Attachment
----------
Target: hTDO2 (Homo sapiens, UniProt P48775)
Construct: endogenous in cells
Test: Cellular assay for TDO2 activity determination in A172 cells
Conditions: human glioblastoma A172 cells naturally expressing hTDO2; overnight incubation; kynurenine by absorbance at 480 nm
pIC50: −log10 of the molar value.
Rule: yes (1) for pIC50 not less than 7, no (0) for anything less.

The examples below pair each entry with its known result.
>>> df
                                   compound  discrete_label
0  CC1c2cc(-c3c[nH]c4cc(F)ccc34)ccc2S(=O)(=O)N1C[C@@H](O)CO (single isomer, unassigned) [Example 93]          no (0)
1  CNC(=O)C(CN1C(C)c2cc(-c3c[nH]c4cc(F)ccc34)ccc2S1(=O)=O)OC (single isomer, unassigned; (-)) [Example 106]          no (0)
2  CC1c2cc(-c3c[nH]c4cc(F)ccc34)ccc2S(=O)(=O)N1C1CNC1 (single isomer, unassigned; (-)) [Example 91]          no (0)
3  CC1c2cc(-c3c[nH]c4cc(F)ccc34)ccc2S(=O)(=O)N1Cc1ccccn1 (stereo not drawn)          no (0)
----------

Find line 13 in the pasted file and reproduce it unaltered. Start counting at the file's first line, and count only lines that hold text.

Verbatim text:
3  CC1c2cc(-c3c[nH]c4cc(F)ccc34)ccc2S(=O)(=O)N1Cc1ccccn1 (stereo not drawn)          no (0)